Back in 2010, my family and I went on one of the best trips of my life, a trip where we went through San Francisco, Anaheim, Half Moon Bay, Los Angeles, Arizona, where we stopped by the Grand Canyon, before ending up in Las Vegas, that paradise in the desert full of fountains, shows, and a gritty sort of splendor.
So many things stand out to me about that trip, like the colorful train station we found on VRBO and stayed in at Half Moon Bay, California. The bathroom floors were painted like Van Gogh’s “Starry Night”, and every room was a different color. It was like living in a Crayola crayon box…
It was an amazing trip because everything was new and exciting…we had never been to any of the places before. We found this great balance of going by a schedule, but also doing things on a whim, like eating sushi out of boats that float by you in Japantown, driving down Lombard Street in an SUV…
You should really try that sometime! 😂
And we went to an authentic Japanese Tea garden, where we took turns taking pictures on top of The Drum Bridge and feeding the squirrels, which would almost climb into your hands they were so tame.
One other thing that sticks out to me about this trip was…where I was emotionally at the time. It was May 2010, and only 5 months before, I had been through one of the most tough events of my entire life.
The guy I had been dating at the time(we’d been together around 8 months), was accidentally shot in the head and killed by his younger brother on December 21st, 2009. Around the time that we had gone on this trip, I was still in a fog, but I remember my grandfather booking us flight tickets and saying, “We need this. No one is promised tomorrow. We need to all do this, together.”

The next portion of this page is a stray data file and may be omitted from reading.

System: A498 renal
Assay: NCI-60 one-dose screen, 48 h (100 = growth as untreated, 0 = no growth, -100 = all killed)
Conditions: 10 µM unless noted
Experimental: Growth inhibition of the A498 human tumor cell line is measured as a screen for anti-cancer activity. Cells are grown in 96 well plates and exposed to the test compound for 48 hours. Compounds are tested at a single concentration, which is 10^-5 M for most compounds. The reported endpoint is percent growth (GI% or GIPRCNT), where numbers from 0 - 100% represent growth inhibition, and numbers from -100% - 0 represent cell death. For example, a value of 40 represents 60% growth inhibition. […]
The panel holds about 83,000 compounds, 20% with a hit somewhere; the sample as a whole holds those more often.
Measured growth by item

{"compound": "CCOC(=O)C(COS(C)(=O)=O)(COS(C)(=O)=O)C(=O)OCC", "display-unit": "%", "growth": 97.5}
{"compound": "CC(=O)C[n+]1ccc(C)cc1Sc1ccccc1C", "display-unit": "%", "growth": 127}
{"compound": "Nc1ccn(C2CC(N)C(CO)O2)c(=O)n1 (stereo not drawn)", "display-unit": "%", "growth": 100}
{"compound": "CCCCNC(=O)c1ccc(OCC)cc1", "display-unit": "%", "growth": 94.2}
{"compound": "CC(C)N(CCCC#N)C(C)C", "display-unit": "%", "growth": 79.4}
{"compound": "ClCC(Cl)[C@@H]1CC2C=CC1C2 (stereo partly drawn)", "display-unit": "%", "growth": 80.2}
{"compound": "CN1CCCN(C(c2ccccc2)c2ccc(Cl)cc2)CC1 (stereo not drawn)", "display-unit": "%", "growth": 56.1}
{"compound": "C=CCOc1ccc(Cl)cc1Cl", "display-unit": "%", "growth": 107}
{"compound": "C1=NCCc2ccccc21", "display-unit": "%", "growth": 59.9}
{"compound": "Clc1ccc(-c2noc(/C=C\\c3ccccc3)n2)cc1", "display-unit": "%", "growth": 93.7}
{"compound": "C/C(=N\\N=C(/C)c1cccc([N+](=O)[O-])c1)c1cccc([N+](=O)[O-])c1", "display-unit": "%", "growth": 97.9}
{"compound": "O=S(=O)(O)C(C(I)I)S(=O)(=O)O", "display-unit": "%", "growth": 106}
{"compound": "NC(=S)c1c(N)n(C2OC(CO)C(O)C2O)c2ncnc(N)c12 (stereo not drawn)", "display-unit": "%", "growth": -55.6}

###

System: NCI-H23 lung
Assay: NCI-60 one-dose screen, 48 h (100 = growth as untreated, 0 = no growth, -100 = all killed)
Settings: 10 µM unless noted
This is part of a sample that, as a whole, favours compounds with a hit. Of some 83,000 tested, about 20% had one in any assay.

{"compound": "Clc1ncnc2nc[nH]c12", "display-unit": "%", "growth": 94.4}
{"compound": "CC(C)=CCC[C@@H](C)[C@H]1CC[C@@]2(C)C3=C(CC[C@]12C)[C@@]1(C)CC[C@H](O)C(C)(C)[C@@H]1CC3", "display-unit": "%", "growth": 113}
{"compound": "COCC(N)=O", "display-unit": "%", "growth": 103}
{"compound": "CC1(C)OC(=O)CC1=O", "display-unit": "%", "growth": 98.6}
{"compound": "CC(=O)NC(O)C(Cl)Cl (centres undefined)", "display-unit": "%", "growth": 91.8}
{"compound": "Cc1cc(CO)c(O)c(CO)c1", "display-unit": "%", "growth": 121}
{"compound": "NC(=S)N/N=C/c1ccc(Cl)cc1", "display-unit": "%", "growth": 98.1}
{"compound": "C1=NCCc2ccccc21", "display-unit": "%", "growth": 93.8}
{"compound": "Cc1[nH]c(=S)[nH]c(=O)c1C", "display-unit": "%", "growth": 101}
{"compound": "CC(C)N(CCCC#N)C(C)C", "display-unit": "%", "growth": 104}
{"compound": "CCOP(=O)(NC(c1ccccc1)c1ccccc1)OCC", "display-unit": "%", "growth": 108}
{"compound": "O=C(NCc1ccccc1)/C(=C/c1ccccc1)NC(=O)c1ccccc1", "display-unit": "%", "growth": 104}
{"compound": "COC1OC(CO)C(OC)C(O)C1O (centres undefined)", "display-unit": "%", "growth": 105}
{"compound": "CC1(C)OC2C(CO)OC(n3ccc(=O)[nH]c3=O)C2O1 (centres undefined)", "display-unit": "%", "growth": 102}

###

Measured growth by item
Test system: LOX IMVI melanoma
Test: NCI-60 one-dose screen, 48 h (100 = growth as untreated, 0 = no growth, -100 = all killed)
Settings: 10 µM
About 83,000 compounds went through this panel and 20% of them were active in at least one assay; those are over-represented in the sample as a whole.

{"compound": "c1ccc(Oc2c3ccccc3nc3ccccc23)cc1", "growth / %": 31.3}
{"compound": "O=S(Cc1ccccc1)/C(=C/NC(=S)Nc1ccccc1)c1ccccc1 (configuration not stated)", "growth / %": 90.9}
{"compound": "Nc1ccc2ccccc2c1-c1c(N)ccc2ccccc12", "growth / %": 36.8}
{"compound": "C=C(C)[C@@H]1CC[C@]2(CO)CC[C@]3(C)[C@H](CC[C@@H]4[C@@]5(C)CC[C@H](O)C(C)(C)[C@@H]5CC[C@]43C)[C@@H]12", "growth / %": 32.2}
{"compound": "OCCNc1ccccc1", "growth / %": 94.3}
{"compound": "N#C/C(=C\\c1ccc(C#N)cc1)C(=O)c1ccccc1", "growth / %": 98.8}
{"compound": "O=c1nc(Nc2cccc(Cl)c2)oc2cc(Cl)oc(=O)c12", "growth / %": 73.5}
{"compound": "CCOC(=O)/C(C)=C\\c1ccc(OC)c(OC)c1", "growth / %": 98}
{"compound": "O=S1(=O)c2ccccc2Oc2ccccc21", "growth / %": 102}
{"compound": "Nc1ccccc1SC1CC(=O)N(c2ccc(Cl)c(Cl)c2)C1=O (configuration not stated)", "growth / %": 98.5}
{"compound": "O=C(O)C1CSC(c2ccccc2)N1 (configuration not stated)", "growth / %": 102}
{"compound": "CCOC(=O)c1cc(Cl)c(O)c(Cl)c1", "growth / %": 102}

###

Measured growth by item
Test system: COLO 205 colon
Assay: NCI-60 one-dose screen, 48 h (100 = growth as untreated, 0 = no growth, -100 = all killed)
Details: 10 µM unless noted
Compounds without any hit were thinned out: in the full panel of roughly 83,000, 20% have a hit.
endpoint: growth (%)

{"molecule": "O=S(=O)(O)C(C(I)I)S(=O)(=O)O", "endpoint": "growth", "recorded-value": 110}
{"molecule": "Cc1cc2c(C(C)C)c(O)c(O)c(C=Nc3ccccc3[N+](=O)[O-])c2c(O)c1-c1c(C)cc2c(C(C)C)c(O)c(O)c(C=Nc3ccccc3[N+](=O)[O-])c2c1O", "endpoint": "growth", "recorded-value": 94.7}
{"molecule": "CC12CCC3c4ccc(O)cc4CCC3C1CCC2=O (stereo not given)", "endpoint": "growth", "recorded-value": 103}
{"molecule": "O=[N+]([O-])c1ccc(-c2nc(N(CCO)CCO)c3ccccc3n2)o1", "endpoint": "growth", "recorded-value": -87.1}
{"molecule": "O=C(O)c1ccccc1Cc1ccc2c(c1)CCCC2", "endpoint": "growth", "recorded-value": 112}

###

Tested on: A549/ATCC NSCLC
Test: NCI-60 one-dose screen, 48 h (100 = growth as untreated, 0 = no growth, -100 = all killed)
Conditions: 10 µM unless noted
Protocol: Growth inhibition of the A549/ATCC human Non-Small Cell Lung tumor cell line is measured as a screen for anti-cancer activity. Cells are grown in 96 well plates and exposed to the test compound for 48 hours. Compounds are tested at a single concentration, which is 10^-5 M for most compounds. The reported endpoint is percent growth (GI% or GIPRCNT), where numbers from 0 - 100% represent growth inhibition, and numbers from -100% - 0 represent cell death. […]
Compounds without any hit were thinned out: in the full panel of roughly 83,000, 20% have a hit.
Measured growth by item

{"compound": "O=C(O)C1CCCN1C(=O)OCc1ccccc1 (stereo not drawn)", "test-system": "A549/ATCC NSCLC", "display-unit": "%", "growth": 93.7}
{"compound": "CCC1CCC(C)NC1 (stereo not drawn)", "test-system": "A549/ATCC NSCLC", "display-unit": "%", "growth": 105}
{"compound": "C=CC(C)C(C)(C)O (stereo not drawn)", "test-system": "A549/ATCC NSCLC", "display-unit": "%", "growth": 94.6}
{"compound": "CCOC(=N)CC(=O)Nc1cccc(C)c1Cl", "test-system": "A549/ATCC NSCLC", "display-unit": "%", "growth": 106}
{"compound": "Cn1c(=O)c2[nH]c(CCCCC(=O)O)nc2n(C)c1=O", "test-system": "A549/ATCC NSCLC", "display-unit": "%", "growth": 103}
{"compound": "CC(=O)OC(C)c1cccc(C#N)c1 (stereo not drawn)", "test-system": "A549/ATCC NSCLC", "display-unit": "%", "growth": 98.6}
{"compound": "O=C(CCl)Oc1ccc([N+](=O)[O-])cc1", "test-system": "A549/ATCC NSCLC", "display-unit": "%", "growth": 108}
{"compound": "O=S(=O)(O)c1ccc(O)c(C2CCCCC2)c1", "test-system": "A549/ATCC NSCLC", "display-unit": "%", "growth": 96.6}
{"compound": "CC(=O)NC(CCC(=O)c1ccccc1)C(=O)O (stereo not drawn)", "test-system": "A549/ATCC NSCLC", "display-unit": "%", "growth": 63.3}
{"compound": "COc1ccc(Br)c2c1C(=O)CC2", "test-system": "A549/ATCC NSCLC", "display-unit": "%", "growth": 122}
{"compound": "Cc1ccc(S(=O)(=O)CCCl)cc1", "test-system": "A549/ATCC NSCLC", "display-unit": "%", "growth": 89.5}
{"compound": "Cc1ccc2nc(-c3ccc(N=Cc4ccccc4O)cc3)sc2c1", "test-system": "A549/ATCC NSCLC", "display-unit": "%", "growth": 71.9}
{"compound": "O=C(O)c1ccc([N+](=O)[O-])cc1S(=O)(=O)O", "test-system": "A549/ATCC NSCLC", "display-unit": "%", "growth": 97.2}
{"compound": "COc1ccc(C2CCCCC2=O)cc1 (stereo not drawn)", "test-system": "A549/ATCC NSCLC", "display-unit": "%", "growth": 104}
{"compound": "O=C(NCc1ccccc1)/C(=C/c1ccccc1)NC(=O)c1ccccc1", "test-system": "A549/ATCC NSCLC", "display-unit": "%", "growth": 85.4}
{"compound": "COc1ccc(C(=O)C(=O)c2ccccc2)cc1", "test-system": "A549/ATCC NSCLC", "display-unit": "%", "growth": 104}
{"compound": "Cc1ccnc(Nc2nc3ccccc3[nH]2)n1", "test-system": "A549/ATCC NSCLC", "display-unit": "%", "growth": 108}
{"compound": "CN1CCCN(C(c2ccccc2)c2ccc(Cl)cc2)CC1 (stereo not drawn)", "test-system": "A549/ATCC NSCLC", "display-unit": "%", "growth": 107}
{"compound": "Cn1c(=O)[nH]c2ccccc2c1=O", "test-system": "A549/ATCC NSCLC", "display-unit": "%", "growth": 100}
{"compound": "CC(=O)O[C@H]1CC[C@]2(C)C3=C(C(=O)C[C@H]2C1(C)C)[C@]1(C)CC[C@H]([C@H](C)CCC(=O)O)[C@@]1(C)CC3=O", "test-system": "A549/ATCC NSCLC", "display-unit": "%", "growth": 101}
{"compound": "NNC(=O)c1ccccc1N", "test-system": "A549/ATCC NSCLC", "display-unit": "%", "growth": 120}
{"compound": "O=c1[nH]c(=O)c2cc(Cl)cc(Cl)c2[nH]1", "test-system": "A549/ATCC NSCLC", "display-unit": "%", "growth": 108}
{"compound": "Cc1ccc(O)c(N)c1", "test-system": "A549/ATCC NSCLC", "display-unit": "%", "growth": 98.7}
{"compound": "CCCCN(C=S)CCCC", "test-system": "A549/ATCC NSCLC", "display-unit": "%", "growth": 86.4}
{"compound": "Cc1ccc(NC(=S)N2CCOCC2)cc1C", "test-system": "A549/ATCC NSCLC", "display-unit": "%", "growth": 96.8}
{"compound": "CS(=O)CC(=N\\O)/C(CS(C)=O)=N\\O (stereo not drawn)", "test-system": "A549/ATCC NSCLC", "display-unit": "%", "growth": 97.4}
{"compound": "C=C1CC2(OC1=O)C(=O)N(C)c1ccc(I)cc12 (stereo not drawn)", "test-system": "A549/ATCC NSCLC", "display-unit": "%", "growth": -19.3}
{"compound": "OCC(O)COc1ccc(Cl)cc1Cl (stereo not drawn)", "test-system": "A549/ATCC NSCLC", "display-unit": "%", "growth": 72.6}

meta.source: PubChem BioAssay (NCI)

I remember being thrilled. A chance to get away, a chance to forget about what had happened to me…a chance to start over. I think what also made this trip a memorable one was all the stages of grief I found myself in, even amidst those new experiences and happiness.
For example, when we toured the famous Winchester Mansion, built by Sarah Winchester, the widow and heir of the Winchester fortune. There were displays and cases upon cases of guns, but I never batted an eye. The only time I really broke down on the trip was when we were in a little town off Route 66 and some actors dressed like cowboys staged a “shootout”. I remember going around the corner to sit on a bench…and cringing when I heard the blanks pop.
Despite that sadness though, I still will tell anyone who asks that that trip was the best I’ve had in my life, up to this point. It helped me to see that the world was bigger than whatever had happened to me. It made me want to keep going and never stop.
I would love to go on another trip like this one, where we just had fun and forgot about everything for a while. We truly lived, rather than paying bills, being responsible, all of “that” stuff.
Are there any trips that you could say have personally changed *your* life? For better or worse?